On May 10, Tom Ryan filed a complaint with the Arizona Attorney General regarding yet another failure by Arizona Secretary of State Michele Reagan. Ryan advised the AG’s office that Reagan “failed in her duty to timely issue statutorily required Publicity Pamphlets dealing with Propositions 123 and 124.”
Ryan argues that the remedy for Reagan’s failure should be to either delay the Special Election and combined it with either the Primary Election scheduled for August 30, 2016, or the General Election scheduled for November 8, 2016.
Ryan, is an attorney who describes himself as “a volunteer who acts as a political watchdog when members of government fail in their duties to protect the citizens of this State.”
Early voting on these two propositions began on April 20, 2016, and the date for the Special Election is set for May 17, 2016. The Arizona Secretary of State “had to have the Publicity Pamphlets printed and mailed and received by all households containing registered voters by April 20, 2016,” argues Ryan.
“On Friday, May 6, 2016, the Secretary of the State Office officially admitted that as of last week 200,000 Publicity Pamphlets were mailed out for the first time to Arizona households,” writes Ryan in his complaint. “Since Publicity Pamphlets are mailed to households that may have more than one voter, this means that somewhere between 200,000 and 400,000 voters have not received their statutorily mandated Publicity Pamphlets.”
Ryan noted that Reagan’s “substantial failure” is a “breach of her primary duty to “secure the purity of elections and guard against abuses of the elective franchise.”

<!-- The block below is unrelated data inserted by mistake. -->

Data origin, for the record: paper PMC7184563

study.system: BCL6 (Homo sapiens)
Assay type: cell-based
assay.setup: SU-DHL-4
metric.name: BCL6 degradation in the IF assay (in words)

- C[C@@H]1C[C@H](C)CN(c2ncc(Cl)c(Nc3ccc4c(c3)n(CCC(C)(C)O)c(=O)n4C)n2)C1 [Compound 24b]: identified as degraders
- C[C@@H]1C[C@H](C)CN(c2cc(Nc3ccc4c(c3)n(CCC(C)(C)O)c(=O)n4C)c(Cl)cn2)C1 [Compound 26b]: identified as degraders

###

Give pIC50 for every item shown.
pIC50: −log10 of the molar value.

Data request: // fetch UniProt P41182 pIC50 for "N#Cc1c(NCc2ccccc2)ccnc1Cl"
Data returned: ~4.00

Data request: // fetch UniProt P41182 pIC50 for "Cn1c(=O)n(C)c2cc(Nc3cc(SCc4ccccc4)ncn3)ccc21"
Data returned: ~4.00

Ryan writes, “Arizona law is absolutely clear that (1) the Secretary of State’s Office must mail the statutorily required Publicity Pamphlets to the households of all registered voters in the State of Arizona; (2) that this must be accomplished before the start of an election which must occur before the earliest date for receipt of early ballots; (3) that hundreds of thousands of voting households in Arizona were still waiting for their Publicity Pamphlets as recently as last week; (4) that Arizona case and statutory law mandate strict compliance for conducting referendums; and (5) that this failure is substantial and not in strict compliance with Arizona law.”
Ryan concludes, “I recognize the political difficulty such an Election Complaint presents to your office. But either the rule of law matters or it does not. The Legislature has asked for, and the Governor has signed into law, a “strict compliance” requirement for all aspects of the referendum process. There is no exception for how the Secretary of State conducts a referendum. There is no exception for accidents, unintentional mistakes or unforced errors by the Office of the Secretary of State.”
With the Arizona Attorney General’s office in a persistent state of chaos, and the governor’s notorious bullying, many question whether Attorney General Mark Brnovich has political will to enforce the law.